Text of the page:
On patrol

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lifesaving

Surf lifesaving patrol captain, Dr Murray Hayes of Kawana Dental in Buddina, Queensland, has 12 kilometres of beach to keep safe.

“One cold, windy day, I was off duty as a volunteer surf lifesaver at Bondi Beach, just sitting near the tower and eating a hamburger. I heard a weird, wailing noise and out in the water was a lone man in a lot of trouble. The rescue board was on the beach so I stripped down to my underwear, grabbed the board and paddled out.

“Once I had him back on dry land and was sure he was fine, he left the beach. About two hours later, a guy in a business suit came up to me, shook my hand and thanked me for saving his life. He was a German tourist who didn’t want to miss out on a swim at Bondi. He gained that experience and had a story to take home with him.

“Towards the end of my dental studies, some of my friends were part of North Bondi Surf Lifesaving Club in Sydney. I decided to join the club and become a lifesaver. 

“There’s a lot of training, theoretical work and assessments when you become a lifesaver. It covers everything from resuscitation techniques and board paddling to setting up the beach and rescue training.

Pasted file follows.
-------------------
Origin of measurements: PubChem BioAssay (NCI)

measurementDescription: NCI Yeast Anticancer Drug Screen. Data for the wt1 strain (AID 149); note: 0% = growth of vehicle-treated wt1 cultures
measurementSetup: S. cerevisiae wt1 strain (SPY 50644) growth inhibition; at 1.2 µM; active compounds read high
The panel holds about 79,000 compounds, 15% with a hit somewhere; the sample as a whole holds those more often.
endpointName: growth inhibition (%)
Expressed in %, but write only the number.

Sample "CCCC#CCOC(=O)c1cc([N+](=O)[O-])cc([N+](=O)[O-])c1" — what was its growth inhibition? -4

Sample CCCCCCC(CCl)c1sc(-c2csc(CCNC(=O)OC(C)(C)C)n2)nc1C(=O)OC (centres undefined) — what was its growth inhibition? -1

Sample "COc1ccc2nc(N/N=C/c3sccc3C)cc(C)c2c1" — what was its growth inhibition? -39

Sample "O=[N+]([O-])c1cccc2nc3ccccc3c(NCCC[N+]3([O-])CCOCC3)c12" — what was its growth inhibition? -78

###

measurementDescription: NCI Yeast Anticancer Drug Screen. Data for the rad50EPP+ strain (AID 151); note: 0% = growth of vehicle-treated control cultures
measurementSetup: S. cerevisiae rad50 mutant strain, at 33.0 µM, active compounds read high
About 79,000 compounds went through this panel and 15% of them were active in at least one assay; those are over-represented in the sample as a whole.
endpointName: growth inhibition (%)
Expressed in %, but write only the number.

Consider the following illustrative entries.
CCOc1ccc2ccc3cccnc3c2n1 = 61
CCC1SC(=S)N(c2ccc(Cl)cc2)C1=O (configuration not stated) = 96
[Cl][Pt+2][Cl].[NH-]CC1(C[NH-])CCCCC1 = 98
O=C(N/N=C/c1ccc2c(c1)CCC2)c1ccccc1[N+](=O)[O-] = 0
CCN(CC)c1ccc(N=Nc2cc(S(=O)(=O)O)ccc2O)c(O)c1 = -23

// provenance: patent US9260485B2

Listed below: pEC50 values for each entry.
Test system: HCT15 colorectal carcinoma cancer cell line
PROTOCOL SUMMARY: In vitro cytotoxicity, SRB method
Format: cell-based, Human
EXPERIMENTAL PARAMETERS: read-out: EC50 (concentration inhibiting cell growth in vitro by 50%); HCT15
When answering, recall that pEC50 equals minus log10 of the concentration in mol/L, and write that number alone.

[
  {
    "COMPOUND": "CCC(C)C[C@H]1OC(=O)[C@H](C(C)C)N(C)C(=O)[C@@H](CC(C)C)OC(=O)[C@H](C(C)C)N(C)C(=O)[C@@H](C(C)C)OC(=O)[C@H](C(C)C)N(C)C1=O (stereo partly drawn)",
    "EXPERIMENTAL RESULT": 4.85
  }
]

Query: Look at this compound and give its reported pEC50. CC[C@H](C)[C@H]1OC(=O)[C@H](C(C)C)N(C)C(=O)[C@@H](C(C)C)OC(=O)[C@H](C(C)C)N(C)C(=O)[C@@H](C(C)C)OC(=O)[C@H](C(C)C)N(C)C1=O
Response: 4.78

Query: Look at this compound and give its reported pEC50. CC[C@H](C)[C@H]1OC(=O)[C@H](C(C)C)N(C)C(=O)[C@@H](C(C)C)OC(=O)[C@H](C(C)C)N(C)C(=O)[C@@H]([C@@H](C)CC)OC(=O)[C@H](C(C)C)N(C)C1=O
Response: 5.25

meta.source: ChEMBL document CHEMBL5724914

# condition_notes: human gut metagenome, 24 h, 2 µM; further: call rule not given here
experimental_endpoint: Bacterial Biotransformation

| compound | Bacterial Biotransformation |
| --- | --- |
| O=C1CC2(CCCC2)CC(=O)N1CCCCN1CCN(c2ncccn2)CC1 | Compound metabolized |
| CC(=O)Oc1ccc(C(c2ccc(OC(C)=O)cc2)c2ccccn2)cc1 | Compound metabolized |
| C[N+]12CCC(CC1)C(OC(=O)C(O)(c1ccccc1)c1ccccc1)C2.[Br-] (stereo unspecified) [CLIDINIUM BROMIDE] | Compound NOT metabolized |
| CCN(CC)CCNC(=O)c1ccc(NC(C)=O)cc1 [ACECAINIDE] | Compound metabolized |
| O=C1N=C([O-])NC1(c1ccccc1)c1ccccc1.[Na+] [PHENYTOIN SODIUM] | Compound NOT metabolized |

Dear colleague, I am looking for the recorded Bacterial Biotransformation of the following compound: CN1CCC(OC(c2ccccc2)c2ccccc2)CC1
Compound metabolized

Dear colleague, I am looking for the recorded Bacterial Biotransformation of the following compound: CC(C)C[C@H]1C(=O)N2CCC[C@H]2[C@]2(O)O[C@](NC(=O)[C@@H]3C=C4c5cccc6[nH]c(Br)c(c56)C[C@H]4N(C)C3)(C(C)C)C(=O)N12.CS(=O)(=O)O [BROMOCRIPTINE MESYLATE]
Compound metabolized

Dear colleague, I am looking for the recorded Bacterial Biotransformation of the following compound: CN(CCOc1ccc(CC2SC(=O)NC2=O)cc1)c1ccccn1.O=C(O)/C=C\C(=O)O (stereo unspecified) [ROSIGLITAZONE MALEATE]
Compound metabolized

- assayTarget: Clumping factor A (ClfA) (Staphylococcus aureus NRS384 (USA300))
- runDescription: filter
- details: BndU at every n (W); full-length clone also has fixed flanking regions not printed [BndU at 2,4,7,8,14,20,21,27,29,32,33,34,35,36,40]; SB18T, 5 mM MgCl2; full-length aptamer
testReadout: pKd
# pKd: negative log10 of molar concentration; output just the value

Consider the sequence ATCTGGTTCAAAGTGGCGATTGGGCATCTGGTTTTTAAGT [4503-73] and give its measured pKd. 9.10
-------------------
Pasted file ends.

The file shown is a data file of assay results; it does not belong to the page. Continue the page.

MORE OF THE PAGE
“When we moved to Queensland, I joined the Kawana Surf Lifesaving Club. Bondi is a kilometre from end to end but can have tens of thousands of people on it. Kawana is 12 kilometres end to end but usually only has a couple of hundred people. We have our patrol set up in one specific location, but we answer call-outs from up and down the entire beach. We use a four-wheel drive, quad bike and an inflatable rescue boat to get us where we need to go.

“I’m a patrol captain now and I do a half-day patrol every three weeks. When the beach gets busy around public holidays, you end up doing a few extra shifts. On Christmas Day the beach is patrolled by volunteers and for the past five years, I’ve been the Christmas Day patrol captain. The family comes down to the beach and we make a day of it.

“Volunteering as a surf lifesaver is a vital job and a great way to give back to the community. It’s a fantastic environment for a family because you’re surrounded by like-minded people who are fitness and community oriented. Even if I wasn’t a lifesaver, I would be at the beach every day. This way I stay fit, help people and am actively involved with the local community.” 

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